Updated on 1 Dec 2020, 9:00 am
The Manipur Students Federation (MSF) has demanded compulsory schooling for the children or wards of government employees in state-run schools.
In a memorandum submitted to the chief minister on Monday, the MSF appealed to the state government to rejuvenate government-run schools in the spirit of Right to Free and Compulsory Education Act and the global call to universalise education.
The memorandum stated the first step to bring back public-funded schooling is beginning with mandatory schooling for the children or wards of government employees in state-run schools. The unregulated rise of privatised education converted common schooling into a profiteering sector to which the government did not have a policy response to re-consolidate aged-old government-run schools.
The memorandum added that it would not be an exaggeration to argue that most of the government-run schools are not functioning well at present, particularly in far-flung areas.
The infrastructural shortages, poor attendance of teachers and staff have marred quality education in the state. Students belonging to the weaker social backgrounds have been deprived of basic and quality learning, leading to dropout from schooling in the long run.
According to the findings of the Annual Status on Education Report (ASER) 2020, more than 80 per cent of students in Manipur are enrolled in private schools. The finding is a reflection of the dissipated condition of the public education system in Manipur which has been more evident in the last 20 years, the memorandum added.
With the sudden rise of a neo rich class of people in the early 2000s, there has been a huge appropriation of arable land for private activities like real estate businesses and the opening of new schools. These new schools attracted the imagination of the rich and upper-middle classes in Manipur as these schools began to provide hostels, tutorials, digital learning infrastructures, etc.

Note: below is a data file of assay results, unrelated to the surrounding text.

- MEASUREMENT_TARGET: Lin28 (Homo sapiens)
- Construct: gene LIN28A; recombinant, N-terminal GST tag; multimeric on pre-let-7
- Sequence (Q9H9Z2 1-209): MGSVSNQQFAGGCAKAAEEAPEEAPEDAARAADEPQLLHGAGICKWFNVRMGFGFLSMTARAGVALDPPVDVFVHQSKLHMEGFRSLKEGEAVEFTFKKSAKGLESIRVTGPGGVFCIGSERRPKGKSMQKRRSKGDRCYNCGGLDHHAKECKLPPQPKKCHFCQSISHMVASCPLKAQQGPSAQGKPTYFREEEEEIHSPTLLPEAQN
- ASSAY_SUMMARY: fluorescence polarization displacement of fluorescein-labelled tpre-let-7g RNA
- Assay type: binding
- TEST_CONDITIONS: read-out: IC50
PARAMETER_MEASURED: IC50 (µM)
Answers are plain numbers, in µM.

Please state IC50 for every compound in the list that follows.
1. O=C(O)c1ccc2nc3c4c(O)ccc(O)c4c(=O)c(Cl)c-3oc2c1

Even the government employees, administrators, legislatures and elected representatives began to look up to the newly emerging private schools for their wards' education thereby creating multiple layers of schooling, the memorandum stated.
Although education is a Fundamental Right (Article 21A) under the 86 Amendment Act of the Indian Constitution, 2002, accessibility continues to be a major challenge. The issue of inaccessibility is a natural fallout of the growing privatisation of education. Rural and urban poor cannot afford to send their children to private schools, it added.
The Amendment Act which also imposes 'a fundamental duty on parents and guardians to send their children to school' gets disrupted in the absence of accessible public education. There are landmark judgments on the issue by the Honourable Supreme Court.
In the year 2020, the Board of Secondary Education Manipur examination, the pass percentage of private schools was at 74.38 while that of government schools was a mere 40,65 and that of government-aided schools was 51.56 per cent.
The existing system of highly elitist and privatised schooling has concentrated more on marketing education through its too much emphasis on textual learning in the confines of the four walls, the memorandum added.